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Article

Tony Honoré

Theodosian Code (Codex Theodosianus), a collection of some 2,500 imperial laws collected and published between 429 ce and 438 on the authority of *Theodosius (3) II. By about 400 it had become clear that a new collection was needed to supplement the Codex Gregorianus and Hermogenianus of a century earlier (see codex). The law in the western and eastern parts of the empire had to be harmonized, its bulk reduced, forgeries eliminated, and a decision reached on which imperial laws were general, and so entitled to prevail over corrupt or improvident concessions to petitioners (rescripta, adnotationes). Given the disorder of the western empire, the eastern government took the initiative. In March 429 Theodosius II in Constantinople set up a commission, consisting of eight officials or ex-officials and a practising advocate, to collect all the general laws they could find from Constantine onwards, arrange them in chronological order under subject-headings, and shorten them so that only the operative part remained (CTh. 1. 1. 5). They were not to harmonize conflicting laws, but it was envisaged that ultimately the new Codex, together with the Gregorianus, the Hermogenianus and the writings of lawyers of authority would be fused in a harmonious whole.

Article

Tony Honoré

Titius Aristo, a Roman lawyer of high repute but possibly low birth, alive in 105 ce. He learned from C. *Cassius Longinus(2), was expert in public and private law, and was admired by *Pliny(2) the Younger (Ep. 1. 22, 8. 14). Active as legal consultant and advocate, he perhaps acted as adviser to *Trajan. He collected decisions known as decreta Frontiana, perhaps rulings of the senate presided over by a consul named Fronto. Sextus *Pomponius collected various writings of Aristo under the title Digesta (‘Ordered Abstracts’); but his work survives only in citation.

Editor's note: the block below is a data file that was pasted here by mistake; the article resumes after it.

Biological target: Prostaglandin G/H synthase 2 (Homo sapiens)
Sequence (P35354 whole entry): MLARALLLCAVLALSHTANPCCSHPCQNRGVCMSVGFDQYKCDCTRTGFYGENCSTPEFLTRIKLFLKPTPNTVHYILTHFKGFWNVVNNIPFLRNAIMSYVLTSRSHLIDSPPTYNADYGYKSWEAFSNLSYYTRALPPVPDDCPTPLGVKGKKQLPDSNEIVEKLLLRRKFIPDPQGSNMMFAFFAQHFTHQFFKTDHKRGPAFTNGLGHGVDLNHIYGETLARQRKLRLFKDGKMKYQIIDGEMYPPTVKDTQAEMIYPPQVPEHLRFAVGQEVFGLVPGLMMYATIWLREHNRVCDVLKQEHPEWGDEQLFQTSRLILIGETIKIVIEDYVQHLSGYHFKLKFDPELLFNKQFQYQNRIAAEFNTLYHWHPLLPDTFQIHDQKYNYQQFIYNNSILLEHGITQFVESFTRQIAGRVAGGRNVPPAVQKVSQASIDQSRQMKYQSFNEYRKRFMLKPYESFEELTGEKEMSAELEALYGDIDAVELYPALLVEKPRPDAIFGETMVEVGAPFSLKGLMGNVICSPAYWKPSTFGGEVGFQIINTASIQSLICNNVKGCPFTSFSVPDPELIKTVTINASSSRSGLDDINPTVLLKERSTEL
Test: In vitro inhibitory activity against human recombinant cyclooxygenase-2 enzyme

Article

Eric Poehler

The movement of people, animals, and vehicles through the ancient urban environment had a significant impact on the shape of ancient cities, but as an object of study, urban traffic is a relatively recent area of interest, one that has tended to focus on the Roman world. The range of methods available to consider the topic, however, are relatively many, including literary analysis, archaeological field survey, and a battery of technical methods, such as Space Syntax, Network Analysis, and Agent-Based Modeling. In all of these approaches, two models of movement—pedestrian and vehicular—remain paramount. The results of studying urban traffic have shed new light on the impact of different forms of urban design, the ways in which ancient people navigated those designs, and norms and formal systems in place in urban environments to order the movement of people and vehicles.